Cadmium is a nonessential heavy metal, ubiquitous in nature with a long half-life in human beings. It is widely used in various industrial applications such as toy and jewelry making and is one of the key constituents of tobacco and cigarette smoke. Cadmium, both at occupational and environmental levels, has been implicated in the causation of cancerous and noncancerous health outcomes. In comparison, iron is an essential metal and is a constituent of hemoglobin and many vital enzymes and proteins and plays a pivotal role in human health. However, increased consumption of iron from fortified diets and iron supplements presents opportunities for exposure to supraphysiologic iron concentrations and toxicity. Additionally, hereditary iron disorders (thalassemia, hereditary hemochromatosis), other disease conditions such as cancer and kidney diseases, and certain environmental exposures (e.g., steel-welding fumes, asbestos, and air pollution) could also lead to iron toxicity with disturbed homeostasis mechanisms affecting intracellular and systemic regulation of iron. Chelation therapy has traditionally been used to mitigate the toxicity of metals. This talk will present the results of systematic reviews and analyses for both cadmium and iron toxicity and highlight the diverse molecular pathways by which these metals can elicit toxic effects. Using the examples of cadmium and iron, I will discuss some recent advances in our understanding of the molecular mechanisms of metal toxicity and how this information can be used to identify novel targets for toxicity mitigation. (The views expressed in this abstract are those of the author and do not necessarily reflect the views or policies of EPA.)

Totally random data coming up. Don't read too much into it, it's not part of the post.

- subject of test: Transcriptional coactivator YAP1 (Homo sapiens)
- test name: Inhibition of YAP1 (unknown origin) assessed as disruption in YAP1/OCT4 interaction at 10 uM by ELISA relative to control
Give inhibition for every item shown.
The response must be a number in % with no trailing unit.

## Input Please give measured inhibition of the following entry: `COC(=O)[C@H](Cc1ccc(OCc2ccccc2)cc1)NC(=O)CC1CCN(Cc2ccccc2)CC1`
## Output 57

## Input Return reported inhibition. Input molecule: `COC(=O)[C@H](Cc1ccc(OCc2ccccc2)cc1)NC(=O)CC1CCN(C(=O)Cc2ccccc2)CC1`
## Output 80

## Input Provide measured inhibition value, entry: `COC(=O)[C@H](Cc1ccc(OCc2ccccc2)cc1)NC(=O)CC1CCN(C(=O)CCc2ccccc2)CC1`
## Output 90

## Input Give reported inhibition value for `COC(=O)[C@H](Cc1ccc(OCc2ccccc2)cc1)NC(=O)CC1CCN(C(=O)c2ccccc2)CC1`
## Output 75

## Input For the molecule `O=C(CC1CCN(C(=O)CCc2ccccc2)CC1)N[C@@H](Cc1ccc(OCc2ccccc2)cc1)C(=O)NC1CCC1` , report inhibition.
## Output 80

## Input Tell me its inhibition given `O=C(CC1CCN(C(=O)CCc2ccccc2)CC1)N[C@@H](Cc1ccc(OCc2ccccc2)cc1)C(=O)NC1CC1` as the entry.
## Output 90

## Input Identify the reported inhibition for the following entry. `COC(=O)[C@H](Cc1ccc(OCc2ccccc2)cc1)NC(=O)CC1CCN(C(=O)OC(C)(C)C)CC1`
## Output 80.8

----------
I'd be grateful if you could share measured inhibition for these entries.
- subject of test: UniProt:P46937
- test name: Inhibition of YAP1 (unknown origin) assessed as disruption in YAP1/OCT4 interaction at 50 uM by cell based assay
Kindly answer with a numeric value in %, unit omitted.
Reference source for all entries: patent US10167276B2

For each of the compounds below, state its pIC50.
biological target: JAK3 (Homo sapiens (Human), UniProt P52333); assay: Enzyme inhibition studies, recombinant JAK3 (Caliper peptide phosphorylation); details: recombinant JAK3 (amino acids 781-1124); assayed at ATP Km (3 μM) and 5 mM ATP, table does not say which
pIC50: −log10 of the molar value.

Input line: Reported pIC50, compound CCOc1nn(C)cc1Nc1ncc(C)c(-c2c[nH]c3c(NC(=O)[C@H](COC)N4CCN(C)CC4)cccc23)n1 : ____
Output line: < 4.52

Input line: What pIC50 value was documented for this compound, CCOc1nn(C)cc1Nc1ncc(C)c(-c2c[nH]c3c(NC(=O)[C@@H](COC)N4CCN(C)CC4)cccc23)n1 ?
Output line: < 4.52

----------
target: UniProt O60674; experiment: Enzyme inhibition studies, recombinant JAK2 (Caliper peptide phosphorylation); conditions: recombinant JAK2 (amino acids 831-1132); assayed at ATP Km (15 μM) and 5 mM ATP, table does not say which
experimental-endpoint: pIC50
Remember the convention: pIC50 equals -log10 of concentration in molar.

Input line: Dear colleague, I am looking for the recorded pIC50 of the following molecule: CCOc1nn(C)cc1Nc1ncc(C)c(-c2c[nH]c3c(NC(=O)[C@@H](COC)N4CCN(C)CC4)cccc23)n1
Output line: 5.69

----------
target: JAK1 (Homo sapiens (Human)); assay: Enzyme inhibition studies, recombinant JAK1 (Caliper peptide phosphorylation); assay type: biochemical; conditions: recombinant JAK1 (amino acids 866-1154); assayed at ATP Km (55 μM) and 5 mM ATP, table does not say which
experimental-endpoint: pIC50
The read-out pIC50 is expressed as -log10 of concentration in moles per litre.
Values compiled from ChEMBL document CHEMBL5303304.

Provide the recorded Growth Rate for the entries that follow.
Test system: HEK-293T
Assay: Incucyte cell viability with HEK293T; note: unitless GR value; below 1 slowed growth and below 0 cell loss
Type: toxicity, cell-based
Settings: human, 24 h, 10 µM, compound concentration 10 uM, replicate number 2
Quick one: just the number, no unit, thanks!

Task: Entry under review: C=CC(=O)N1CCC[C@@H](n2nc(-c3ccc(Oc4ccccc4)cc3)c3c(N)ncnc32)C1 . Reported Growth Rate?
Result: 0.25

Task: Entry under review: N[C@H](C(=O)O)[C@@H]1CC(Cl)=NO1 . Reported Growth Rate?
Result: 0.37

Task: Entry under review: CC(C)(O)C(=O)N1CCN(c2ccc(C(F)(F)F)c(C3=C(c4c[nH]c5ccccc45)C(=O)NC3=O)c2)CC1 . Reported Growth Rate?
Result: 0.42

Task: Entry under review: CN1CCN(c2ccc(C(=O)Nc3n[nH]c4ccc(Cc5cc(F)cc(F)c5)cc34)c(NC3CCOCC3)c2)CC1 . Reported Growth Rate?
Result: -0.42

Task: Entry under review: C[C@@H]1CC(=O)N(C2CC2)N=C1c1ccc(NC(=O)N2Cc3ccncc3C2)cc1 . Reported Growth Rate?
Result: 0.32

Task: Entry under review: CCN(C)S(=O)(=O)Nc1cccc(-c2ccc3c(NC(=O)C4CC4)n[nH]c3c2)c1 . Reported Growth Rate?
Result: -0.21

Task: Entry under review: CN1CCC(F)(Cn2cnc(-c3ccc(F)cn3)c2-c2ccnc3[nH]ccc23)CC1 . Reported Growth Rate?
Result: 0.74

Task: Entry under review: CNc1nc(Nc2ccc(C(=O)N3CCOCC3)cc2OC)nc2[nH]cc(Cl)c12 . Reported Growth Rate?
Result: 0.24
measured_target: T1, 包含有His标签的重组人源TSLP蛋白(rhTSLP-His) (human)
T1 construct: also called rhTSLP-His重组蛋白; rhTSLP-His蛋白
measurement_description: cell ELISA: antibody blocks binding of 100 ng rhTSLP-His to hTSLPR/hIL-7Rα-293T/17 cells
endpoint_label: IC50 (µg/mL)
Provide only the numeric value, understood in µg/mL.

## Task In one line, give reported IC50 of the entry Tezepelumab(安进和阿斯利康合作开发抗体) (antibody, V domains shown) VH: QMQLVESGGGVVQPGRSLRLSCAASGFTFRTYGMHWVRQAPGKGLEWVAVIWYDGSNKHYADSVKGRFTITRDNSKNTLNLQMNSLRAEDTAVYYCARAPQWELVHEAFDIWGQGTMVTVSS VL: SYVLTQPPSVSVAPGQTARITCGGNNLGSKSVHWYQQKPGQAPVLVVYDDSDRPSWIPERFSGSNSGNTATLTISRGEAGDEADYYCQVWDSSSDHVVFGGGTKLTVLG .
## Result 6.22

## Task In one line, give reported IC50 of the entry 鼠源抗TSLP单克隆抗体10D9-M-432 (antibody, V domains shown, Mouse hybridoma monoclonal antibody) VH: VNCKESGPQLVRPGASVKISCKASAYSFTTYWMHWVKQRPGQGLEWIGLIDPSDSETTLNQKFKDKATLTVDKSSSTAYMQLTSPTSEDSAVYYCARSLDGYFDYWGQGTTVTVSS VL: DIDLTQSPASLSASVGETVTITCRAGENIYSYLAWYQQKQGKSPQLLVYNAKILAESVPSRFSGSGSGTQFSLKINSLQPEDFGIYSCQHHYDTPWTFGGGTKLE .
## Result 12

Citation Format: Anuradha Mudipalli. The search for new targets for mitigation of metal toxicity based on molecular pathways of action: A case study using cadmium and iron [abstract]. In: Proceedings of the AACR Special Conference on Environmental Carcinogenesis: Potential Pathway to Cancer Prevention; 2019 Jun 22-24; Charlotte, NC. Philadelphia (PA): AACR; Can Prev Res 2020;13(7 Suppl): Abstract nr A42.